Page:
In the pharmaceutical field, communication freedom is obviously reduced by regulatory limits but there are still many possibilities to transmit information and messages to one’s stakeholders. In highly regulated sectors such as the pharma sector, communication objectives are shifting from direct business generation to increasing brand value: the message focuses on corporate values, the quality of the work environment, awareness of a disease or a therapeutic method etc.
When implemented effectively, this strategy generates enterprise value, a value that is generally maintained over the long term.
The word to the Robot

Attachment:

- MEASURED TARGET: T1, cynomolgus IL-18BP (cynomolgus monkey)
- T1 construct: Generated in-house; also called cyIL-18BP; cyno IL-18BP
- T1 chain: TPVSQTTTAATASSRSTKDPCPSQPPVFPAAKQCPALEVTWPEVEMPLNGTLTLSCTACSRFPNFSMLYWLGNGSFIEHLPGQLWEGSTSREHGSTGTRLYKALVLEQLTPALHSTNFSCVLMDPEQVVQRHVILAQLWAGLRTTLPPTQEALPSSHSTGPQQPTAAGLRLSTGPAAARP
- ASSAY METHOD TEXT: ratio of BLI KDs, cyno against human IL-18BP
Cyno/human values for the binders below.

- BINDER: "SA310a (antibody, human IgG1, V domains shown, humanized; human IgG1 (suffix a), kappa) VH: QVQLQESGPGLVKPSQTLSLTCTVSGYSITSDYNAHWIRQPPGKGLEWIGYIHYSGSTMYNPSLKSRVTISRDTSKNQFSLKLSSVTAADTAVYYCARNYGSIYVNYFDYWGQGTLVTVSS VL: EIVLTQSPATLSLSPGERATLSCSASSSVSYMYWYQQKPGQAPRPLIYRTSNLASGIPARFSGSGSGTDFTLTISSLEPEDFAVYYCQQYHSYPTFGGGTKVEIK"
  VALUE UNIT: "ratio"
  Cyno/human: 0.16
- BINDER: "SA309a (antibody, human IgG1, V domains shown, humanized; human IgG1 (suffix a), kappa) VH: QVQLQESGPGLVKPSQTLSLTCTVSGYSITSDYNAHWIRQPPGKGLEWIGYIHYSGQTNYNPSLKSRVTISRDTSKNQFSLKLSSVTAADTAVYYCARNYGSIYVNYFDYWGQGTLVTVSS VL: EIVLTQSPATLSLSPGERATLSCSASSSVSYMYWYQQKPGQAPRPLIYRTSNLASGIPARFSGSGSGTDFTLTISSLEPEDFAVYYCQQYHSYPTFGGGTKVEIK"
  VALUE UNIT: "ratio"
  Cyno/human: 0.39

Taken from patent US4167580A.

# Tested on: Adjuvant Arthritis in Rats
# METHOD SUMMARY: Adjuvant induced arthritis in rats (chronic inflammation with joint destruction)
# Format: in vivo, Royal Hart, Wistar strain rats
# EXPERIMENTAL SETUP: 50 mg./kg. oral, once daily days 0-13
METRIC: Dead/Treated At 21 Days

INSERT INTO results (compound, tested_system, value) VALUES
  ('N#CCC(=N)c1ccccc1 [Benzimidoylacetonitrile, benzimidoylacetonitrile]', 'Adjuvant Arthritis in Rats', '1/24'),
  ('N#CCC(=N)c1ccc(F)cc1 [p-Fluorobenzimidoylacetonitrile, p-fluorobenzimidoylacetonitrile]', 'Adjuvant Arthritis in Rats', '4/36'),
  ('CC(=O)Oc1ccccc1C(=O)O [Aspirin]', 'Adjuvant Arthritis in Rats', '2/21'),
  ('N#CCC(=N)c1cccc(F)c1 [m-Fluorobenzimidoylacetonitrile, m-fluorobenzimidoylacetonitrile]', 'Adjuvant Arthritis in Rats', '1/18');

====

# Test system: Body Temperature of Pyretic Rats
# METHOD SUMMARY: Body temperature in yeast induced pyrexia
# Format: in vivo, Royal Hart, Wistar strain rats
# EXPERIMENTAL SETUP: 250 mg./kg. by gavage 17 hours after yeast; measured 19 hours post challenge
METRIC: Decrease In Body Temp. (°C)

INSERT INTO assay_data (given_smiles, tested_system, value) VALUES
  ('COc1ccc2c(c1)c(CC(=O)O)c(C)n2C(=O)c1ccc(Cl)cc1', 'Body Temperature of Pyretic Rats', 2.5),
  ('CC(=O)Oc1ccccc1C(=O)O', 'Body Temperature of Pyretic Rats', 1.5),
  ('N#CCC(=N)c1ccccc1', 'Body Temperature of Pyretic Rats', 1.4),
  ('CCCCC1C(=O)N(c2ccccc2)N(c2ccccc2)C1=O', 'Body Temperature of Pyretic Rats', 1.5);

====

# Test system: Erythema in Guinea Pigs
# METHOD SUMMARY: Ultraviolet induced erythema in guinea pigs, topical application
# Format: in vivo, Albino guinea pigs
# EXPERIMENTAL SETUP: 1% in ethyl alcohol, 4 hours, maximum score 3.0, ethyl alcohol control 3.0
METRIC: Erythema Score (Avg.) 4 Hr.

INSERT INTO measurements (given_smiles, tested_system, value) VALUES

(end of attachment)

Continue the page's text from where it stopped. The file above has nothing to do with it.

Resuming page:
A vaguely disturbing aspect, at least for those who carry out my work, concerns the possibility that in the future artificial intelligence will replace journalists in the production of articles.
Futuristic? Not too much.
It has been estimated that in 2025 half of communication on social networks (including corporate ones) will be prepared by artificial intelligence systems, which are already widely used to quickly create standard texts such as product sheets, company descriptions, advertising, but also posts for social media and proposals. by copy. We could not fail to test this possibility and we entrusted the continuation of this text to one of these algorithms which immediately tried to reassure us. Here is what it produced: